The original question was:
The question is in context with Kurt Gödel’s Incompleteness Theorem.
Question: If no formal logic can ever be, complete and consistent, does that mean, humans are illogical beings?
Further elaboration of the question: Imagine a mathematician seeing a statement and intuitively knowing that the statement is true. But the statement is unprovable.
Conclusion: If the mathematician was a logical being, he would not be able to conclude that the statement is true. Because it is unprovable. But since he knows it is true, it must mean that the mathematician is an illogical being. Because the mathematician doesn’t use logic to conclude – he use intuition.
Further clarification: Since maths is based on axioms – which are statements that are true but unprovable. Does this mean that the creator of the axioms is an illogical being? Because the axioms would never exist if the creator was a logical being.
To take the question further: Are humans constrained by logic in the sense that we could model the universe by a big equation, then calculate for a later given time, what the state of the universe is in? So our actions would just be a product of a predefined mathematical path, which we don’t know (or might never know).
Or are humans not limited by logic so it would be impossible to model the universe by a big equation.
Because the equations ‘foundation’ is based on something which cannot ‘contain’ an equation for an illogical being?
I’m trying to hint on the question about: free will vs. fate.
Mathematician: Human beings are very, very far from perfectly logical beings (by which I mean that our thinking is often at odds with logic, and we routinely draw false conclusions by misprocessing information). There is no need to reference the incompleteness theorem to show that. Wikipedia’s list of fallacies does a nice job of cataloging many of the most common errors in thinking that humans make. I think it is very safe to assume that most people in the world have made at least a handful of the errors in this list, and everyone has made at least one of these errors at some point.
But, the fact that we are frequently illogical says nothing about whether human behavior could be predicted by applying the laws of physics to a detailed description of a human’s current state. It may be possible to make such a prediction in theory (though accuracy will be inherently limited by Heisenberg’s uncertainty principle, imperfections in our measurement tools, and other factors). In practice, however, predicting a person’s behavior using physics is absurdly difficult to do and it is possible that we will never come close to being able to do so. It is not inconceivable though that one day we will be able to model approximate human behavior in the short term by using a very detailed simulation of a person’s brain. At this point in time though, we can only speculate.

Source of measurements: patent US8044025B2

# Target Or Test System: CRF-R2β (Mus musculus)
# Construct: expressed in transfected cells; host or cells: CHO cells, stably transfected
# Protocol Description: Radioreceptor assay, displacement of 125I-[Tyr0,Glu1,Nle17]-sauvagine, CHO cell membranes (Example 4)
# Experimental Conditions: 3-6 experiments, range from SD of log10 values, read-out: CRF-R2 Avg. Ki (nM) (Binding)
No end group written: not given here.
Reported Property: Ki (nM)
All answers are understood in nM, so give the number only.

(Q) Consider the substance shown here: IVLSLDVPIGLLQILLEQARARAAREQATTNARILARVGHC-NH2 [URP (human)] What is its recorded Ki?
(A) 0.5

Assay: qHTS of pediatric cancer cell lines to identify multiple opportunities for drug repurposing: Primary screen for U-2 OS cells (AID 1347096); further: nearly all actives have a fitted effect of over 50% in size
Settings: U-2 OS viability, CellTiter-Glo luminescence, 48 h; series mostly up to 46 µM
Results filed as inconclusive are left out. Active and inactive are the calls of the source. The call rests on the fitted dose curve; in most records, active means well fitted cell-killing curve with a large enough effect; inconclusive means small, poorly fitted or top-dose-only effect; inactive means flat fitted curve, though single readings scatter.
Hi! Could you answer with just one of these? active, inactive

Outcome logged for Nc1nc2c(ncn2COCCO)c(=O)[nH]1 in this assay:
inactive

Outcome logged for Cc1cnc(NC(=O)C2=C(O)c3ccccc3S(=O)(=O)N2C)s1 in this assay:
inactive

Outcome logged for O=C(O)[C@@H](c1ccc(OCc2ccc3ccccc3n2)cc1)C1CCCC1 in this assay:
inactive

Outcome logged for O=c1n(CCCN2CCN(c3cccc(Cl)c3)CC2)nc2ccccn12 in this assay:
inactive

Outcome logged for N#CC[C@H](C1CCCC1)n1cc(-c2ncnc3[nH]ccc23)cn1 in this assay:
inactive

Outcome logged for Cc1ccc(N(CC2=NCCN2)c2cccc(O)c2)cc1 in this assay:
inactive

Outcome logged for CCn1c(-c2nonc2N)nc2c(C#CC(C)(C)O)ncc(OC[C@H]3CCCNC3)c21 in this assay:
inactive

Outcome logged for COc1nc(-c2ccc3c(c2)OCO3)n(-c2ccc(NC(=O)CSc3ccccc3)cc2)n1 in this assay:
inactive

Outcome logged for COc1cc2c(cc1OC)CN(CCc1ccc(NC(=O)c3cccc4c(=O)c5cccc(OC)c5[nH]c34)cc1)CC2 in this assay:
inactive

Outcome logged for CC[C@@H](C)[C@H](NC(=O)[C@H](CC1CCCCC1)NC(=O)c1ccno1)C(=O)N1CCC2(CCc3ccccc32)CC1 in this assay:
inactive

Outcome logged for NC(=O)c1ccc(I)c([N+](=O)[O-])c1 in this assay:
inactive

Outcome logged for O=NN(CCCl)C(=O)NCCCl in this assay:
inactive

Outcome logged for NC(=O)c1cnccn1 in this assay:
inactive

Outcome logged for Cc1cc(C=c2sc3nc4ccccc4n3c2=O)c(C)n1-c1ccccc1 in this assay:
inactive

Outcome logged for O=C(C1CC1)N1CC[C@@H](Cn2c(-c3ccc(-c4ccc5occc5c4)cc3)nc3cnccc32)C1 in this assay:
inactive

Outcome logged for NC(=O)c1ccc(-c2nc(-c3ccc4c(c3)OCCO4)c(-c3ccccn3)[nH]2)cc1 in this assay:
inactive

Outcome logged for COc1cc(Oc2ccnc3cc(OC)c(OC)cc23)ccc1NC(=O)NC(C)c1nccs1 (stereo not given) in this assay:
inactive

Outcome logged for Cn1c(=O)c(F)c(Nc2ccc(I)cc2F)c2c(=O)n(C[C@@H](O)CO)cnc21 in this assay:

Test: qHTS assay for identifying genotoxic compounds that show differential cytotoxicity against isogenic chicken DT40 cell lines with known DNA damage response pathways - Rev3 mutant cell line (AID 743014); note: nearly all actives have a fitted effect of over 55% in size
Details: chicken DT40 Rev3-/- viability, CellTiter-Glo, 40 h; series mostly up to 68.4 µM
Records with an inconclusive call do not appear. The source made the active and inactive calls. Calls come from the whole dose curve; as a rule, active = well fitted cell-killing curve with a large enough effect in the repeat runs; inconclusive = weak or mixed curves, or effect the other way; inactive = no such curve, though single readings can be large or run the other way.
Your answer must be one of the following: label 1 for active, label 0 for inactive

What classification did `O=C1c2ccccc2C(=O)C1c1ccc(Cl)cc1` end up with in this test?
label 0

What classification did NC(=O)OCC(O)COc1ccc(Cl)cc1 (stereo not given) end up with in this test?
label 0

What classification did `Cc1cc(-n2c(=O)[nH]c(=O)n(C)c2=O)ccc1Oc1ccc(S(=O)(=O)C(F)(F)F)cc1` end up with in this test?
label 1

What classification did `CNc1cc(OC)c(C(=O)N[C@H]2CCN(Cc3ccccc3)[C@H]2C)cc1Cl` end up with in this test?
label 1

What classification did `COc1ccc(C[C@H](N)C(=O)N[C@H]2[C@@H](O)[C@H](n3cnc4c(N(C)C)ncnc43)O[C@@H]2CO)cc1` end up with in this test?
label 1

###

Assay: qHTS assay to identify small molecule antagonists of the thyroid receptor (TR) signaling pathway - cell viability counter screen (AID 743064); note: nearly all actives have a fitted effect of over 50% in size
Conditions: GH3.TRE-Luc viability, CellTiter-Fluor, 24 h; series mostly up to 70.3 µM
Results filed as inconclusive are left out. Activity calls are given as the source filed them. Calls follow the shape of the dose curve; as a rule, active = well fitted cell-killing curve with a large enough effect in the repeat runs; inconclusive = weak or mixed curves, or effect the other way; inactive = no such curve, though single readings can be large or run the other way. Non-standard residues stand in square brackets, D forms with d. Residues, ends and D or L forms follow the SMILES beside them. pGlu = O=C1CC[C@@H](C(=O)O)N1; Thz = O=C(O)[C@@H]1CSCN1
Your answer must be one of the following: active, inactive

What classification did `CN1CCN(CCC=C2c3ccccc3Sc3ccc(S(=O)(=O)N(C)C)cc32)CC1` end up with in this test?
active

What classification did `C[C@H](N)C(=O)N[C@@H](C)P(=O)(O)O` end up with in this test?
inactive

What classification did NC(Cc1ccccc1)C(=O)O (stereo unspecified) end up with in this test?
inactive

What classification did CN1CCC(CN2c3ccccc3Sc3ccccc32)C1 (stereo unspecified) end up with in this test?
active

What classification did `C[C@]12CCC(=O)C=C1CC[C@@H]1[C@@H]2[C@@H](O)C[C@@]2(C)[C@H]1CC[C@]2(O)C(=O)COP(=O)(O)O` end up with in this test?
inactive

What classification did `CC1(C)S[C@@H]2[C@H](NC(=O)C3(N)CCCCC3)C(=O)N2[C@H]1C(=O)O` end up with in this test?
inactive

Physicist: The most frustrating thing about the Incompleteness theorem is not just that it shows that there are an infinite number of true and unprovable statements, but that it provides no means to figure out which statements those are. We have a lot of statements that we assume (or define) to be true without proof, like “you can’t split a point”. To make it sound as though there’s more to it than that, we call them “axioms”. It’s not that they’re intuitively true, they’re defined to be true, and what we call logic follows afterward. When a mathematician says something is “true” it’s always “true, given some set of axioms”.
As far as modeling the universe goes: The universe is, on one level, entirely deterministic. If you had access to the total quantum wave function of the universe you could roll it forward in time (deterministically), no problem. However, this isn’t how we experience the universe. We only experience a tiny fraction of this wave function.
Basically, different versions of you experience every possible outcome of every event, so it no longer makes any sense to ask “which will happen?”. They all happen (all that are possible), but each version only experiences one. That isn’t terribly clear, but there’s a post about almost exactly this question here.